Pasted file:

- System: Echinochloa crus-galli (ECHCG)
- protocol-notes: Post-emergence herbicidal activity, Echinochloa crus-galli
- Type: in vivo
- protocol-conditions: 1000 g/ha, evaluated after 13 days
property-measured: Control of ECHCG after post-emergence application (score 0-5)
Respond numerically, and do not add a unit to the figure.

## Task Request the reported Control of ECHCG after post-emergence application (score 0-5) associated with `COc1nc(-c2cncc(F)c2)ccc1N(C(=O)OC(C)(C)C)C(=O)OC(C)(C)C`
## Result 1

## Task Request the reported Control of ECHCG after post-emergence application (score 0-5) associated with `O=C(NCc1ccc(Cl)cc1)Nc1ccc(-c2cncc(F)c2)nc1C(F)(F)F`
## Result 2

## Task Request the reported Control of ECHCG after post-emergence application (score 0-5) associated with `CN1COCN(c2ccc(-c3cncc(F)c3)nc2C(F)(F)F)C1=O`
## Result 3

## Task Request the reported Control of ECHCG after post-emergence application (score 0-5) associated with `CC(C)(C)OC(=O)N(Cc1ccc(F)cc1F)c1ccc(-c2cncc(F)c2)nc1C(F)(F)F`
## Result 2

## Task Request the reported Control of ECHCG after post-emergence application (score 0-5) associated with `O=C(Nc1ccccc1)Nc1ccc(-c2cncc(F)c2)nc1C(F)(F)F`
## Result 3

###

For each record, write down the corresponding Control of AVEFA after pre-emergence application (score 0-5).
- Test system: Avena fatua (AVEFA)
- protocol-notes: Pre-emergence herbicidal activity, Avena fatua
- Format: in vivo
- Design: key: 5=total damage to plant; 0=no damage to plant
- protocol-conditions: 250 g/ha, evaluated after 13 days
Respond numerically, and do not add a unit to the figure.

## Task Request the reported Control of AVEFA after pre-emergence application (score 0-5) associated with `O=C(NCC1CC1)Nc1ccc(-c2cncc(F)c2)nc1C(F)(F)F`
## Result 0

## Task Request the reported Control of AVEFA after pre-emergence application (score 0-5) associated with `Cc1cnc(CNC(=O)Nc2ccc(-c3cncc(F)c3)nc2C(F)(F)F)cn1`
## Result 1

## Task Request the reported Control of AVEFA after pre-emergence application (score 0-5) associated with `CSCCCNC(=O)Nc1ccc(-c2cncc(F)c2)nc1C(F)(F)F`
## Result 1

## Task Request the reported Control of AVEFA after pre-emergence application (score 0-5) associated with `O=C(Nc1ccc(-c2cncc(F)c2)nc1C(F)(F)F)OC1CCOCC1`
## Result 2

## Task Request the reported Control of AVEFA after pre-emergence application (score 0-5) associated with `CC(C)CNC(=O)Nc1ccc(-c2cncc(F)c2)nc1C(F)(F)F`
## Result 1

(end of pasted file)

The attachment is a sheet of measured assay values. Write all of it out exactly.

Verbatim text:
- System: Echinochloa crus-galli (ECHCG)
- protocol-notes: Post-emergence herbicidal activity, Echinochloa crus-galli
- Type: in vivo
- protocol-conditions: 1000 g/ha, evaluated after 13 days
property-measured: Control of ECHCG after post-emergence application (score 0-5)
Respond numerically, and do not add a unit to the figure.

## Task Request the reported Control of ECHCG after post-emergence application (score 0-5) associated with `COc1nc(-c2cncc(F)c2)ccc1N(C(=O)OC(C)(C)C)C(=O)OC(C)(C)C`
## Result 1

## Task Request the reported Control of ECHCG after post-emergence application (score 0-5) associated with `O=C(NCc1ccc(Cl)cc1)Nc1ccc(-c2cncc(F)c2)nc1C(F)(F)F`
## Result 2

## Task Request the reported Control of ECHCG after post-emergence application (score 0-5) associated with `CN1COCN(c2ccc(-c3cncc(F)c3)nc2C(F)(F)F)C1=O`
## Result 3

## Task Request the reported Control of ECHCG after post-emergence application (score 0-5) associated with `CC(C)(C)OC(=O)N(Cc1ccc(F)cc1F)c1ccc(-c2cncc(F)c2)nc1C(F)(F)F`
## Result 2

## Task Request the reported Control of ECHCG after post-emergence application (score 0-5) associated with `O=C(Nc1ccccc1)Nc1ccc(-c2cncc(F)c2)nc1C(F)(F)F`
## Result 3

###

For each record, write down the corresponding Control of AVEFA after pre-emergence application (score 0-5).
- Test system: Avena fatua (AVEFA)
- protocol-notes: Pre-emergence herbicidal activity, Avena fatua
- Format: in vivo
- Design: key: 5=total damage to plant; 0=no damage to plant
- protocol-conditions: 250 g/ha, evaluated after 13 days
Respond numerically, and do not add a unit to the figure.

## Task Request the reported Control of AVEFA after pre-emergence application (score 0-5) associated with `O=C(NCC1CC1)Nc1ccc(-c2cncc(F)c2)nc1C(F)(F)F`
## Result 0

## Task Request the reported Control of AVEFA after pre-emergence application (score 0-5) associated with `Cc1cnc(CNC(=O)Nc2ccc(-c3cncc(F)c3)nc2C(F)(F)F)cn1`
## Result 1

## Task Request the reported Control of AVEFA after pre-emergence application (score 0-5) associated with `CSCCCNC(=O)Nc1ccc(-c2cncc(F)c2)nc1C(F)(F)F`
## Result 1

## Task Request the reported Control of AVEFA after pre-emergence application (score 0-5) associated with `O=C(Nc1ccc(-c2cncc(F)c2)nc1C(F)(F)F)OC1CCOCC1`
## Result 2

## Task Request the reported Control of AVEFA after pre-emergence application (score 0-5) associated with `CC(C)CNC(=O)Nc1ccc(-c2cncc(F)c2)nc1C(F)(F)F`
## Result 1